Anticipated cost synergies of $3B allocated by segment:
- AgCo: $1.3
- MaterialCo: $1.5
- SpecialtyCo: $.3
- COGS: 40%
- SG&A: 30%
- Leveraged Services: 20%
- R&D: 10%
The estimated cost of synergies is $3.5 to $4.1 billion.
DowPont also outlined potential ‘growth’ synergies of approximately $1 billion. My guess would be the bulk of growth synergies would come from the highly complementary Ag businesses, given the likely customer base overlap.
2015 Segment Sales
- AgCo: $16 billion
- DD: $10
- DOW: $6
- SpecialtyCo: $12 billion
- DD: $10
- DOW: $2
- MaterialCo: $45 billion
- DD: $5
- DOW: $40
Two product segments: Seeds (Germplasm/Traits) and Crop Protection.
DowPont cites a robust innovation pipeline, enhanced scale, and multiple routes to market as key strengths of the pro forma entity.
A 5/13/16 Financial Times article on the Bayer/Monsanto deal news provided the following Ag and Seeds 2015 market share data.
- ChemChina/Syngenta: 25.8%
- Monsanto/Bayer: 24.6%
- DowPont: 15%
- Other: 34.6%
- Monsanto/Bayer: 30.1%
- DowPont: 22.7%
- ChemChina/Syngenta: 7.9%
- Other: 39.3%
Two product segments: Specialty Materials and Bio-Based Solutions. Sub-segments are:
- Specialty Materials: Electronics, Safety & Protection
- Bio-Based Solutions: Nutrition & Health, Industrial Bio Sciences
Key operational themes include: connectivity, protection, wellness and renewables.
Three pillars of MaterialCo: (1) advantaged back-end integration; (2) world-class science and engineering capabilities; (3) narrower, deeper end market presence.
Building Blocks/Back-End Integration: ethylene + propylene + silicones
85% of revenue focused in three key end markets: Packaging, Transportation, and Infrastructure.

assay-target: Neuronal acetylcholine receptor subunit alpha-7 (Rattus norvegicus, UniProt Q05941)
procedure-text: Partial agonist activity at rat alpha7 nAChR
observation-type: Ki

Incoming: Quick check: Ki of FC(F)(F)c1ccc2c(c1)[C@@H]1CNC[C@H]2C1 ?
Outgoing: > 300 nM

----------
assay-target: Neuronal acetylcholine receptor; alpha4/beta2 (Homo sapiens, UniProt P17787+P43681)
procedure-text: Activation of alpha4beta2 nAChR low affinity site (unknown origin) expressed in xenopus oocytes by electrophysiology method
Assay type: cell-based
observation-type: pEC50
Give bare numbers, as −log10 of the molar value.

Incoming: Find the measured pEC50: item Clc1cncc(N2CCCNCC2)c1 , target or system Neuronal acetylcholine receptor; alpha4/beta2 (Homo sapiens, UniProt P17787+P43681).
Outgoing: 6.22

* * * * * * * * * * * *
Is this segment potentially the most interesting given the long-term outlook for cheap natural gas in the US? Is there significant ‘hidden’ earnings power that has yet to come online given the long-lead nature of Chemicals projects? Do PSX/CVX become involved somehow?
Extremely high level comp analysis using 2015 data pulled from Factset.
- Revenue: $51.4 billion
- EBITDAM: 22%
- 5ya EV/EBITDA: 10.24 times
- High: 12.6x
- Low: 7x
- Sales Segments: Consumer Care, Medical Care, Animal Health
- Revenue: $15 billion
- EBITDAM: 32%
- 5ya EV/EBITDA: 11.87 times
- High: 12.8x
- Low: 10.8x
- Sales Segments: Corn Seed and Traits, Agriculture Productivity, Cotton Seeds and Traits
- Revenue: $78.1 billion
- EBITDAM: 13.7%
- 5ya EV/EBITDA: 7.5 times
- High: 9x
- Low: 5.52x
- Sales Segments: Chemicals, Functional Products, Agriculture Chemicals
- Revenue: $13.4 billion
- EBITDAM: 21%
- 5ya EV/EBITDA: 12.4 times
- High: 13.3x
- Low: 10x
- Sales Segments: Crop Protection, Seeds
- Regulatory risk – potentially via AgCo
- Non-GAAP accounting – pension accounting/restructuring
- Synergies – level and cost realistic?
- Tax rate – is sub-20% long-term economic?
- Pension – accounting; impact on leverage calcs
- Ed Breen – big benefit if he stays on post break-up; does he leave once restructuring is done?
- Deal activity – does race for share lead to further deals prior to break-up?